Jennifer Stiegler-Balfour, Ph.D., associate professor of psychology and principle investigator of the Reading Comprehension and Cognition Lab, was recently interviewed by Zippia, a website that helps job seekers find new career options and land employment.
Stiegler-Balfour was included amidst a panel of prominent academics from across the country who offered their expert analysis on how the COVID-19 pandemic and other forces have affected the employment outlook for today’s psychology graduates and the workplaces they will join.
Stiegler-Balfour emphasized that so-called “soft-skills,” those aptitudes that don’t necessarily show up on a resume but come to light in an interview or any number of workplace interactions, are more important today than ever before. “For example,” she explained, “many employers are looking for graduates who have excellent communication and listening skills, are able to problem solve, manage their time well, are team players, and adapt easily to new situations.” She went on to explain that psychology majors have a leg up on acquiring these skills and employing them in the workplace, since many psychology programs, including the one at UNE, emphasize them.
When asked to opine on how she expects emerging technologies to impact the field of psychology in the years ahead, and with it, the suite of tools graduates will need to succeed in the workforce, Stiegler-Balfour explained, “The COVID-19 pandemic has forced so many of us to work and collaborate remotely at a level that was hard to imagine a year ago. It has really increased the importance of possessing strong computer literacy in this day and age.”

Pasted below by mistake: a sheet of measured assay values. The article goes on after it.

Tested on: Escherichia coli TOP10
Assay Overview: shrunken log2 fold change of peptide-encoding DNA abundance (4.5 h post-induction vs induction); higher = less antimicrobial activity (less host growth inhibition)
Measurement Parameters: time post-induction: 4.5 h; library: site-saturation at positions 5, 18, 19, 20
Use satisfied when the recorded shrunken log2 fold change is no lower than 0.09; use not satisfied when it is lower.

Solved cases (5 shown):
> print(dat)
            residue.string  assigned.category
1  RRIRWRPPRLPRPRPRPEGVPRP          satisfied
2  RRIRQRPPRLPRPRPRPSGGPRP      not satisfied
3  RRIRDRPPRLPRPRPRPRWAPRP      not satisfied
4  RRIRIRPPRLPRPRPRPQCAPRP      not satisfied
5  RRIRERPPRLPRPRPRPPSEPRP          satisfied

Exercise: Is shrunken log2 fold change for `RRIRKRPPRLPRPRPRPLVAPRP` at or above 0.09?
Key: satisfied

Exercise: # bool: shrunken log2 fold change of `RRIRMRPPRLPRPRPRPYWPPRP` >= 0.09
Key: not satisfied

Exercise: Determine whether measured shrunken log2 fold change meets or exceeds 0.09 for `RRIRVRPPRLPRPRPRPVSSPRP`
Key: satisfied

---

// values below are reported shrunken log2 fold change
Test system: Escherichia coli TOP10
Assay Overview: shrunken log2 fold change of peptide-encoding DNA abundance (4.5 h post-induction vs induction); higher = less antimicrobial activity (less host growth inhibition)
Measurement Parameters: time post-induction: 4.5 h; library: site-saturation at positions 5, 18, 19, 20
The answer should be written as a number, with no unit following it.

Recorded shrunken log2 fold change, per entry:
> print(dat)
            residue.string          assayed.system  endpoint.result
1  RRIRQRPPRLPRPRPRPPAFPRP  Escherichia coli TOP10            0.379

But just because today’s students are comfortable participating in Zoom calls or collaborating with partners on remote projects, academic institutions shouldn’t assume they possess all the skills to navigate the bright, pixelated future according to Stiegler-Balfour. She explained: “I think it would be a mistake to assume that just because today’s college students or young graduates have grown up with different technologies and devices that there is no need to teach, for example, skills for evaluating the credibility of online resources or how to use vast amounts of information to their advantage — and not their downfall.”
Ultimately, Stiegler-Balfour made the case that a degree in psychology offers today’s graduates a multitude of potential career paths beyond that of professional psychologist. “Today we are seeing students apply their psychology degree in a variety of areas ranging from mental health and education to business, research, and politics,” she explained. “The flexibility that psychology students have as they enter the workforce and chart their career path is really exciting.”